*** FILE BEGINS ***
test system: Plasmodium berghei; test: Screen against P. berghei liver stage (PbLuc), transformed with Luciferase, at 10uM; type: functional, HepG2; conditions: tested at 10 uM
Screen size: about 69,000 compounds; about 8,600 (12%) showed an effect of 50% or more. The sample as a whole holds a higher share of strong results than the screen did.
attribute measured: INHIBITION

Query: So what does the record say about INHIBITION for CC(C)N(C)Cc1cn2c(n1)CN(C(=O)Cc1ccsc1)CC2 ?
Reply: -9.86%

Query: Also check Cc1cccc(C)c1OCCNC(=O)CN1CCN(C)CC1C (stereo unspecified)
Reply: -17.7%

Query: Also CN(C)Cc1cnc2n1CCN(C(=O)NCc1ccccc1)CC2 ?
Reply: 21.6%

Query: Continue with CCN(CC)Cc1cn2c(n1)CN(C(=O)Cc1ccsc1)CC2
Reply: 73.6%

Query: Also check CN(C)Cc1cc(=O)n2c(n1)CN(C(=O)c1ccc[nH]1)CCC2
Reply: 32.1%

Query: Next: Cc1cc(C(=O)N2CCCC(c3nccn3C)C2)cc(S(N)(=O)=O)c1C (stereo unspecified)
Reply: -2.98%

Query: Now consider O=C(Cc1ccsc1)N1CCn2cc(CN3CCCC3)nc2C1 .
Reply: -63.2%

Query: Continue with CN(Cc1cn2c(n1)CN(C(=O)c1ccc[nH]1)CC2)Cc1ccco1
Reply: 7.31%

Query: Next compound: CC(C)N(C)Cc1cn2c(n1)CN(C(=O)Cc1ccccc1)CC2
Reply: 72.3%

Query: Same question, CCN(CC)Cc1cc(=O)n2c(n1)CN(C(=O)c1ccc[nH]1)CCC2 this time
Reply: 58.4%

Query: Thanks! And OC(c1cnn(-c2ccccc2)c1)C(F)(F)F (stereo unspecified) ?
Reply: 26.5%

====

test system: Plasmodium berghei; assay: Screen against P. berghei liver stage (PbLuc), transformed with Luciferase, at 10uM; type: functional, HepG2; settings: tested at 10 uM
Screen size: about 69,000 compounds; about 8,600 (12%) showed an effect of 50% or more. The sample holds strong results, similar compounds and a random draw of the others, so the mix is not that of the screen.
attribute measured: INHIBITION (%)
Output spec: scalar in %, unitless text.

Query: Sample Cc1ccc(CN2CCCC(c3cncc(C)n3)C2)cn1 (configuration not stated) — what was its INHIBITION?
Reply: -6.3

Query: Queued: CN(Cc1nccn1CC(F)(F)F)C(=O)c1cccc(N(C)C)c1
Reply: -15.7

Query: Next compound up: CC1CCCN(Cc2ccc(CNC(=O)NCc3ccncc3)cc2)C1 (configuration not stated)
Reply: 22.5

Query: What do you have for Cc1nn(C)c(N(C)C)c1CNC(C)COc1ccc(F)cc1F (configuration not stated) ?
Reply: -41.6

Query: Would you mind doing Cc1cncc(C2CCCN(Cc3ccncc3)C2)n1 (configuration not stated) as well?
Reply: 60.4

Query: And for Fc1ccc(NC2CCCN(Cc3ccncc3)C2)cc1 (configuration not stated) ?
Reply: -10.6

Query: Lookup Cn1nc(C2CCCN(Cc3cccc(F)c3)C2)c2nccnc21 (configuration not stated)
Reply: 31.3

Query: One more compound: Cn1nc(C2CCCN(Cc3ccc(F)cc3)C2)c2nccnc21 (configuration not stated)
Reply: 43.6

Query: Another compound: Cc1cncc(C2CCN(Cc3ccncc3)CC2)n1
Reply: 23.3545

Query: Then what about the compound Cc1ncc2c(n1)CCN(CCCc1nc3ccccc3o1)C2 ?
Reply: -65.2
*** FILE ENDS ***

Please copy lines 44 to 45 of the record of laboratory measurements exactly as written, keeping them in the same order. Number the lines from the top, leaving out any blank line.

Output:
Reply: 31.3

Query: One more compound: Cn1nc(C2CCCN(Cc3ccc(F)cc3)C2)c2nccnc21 (configuration not stated)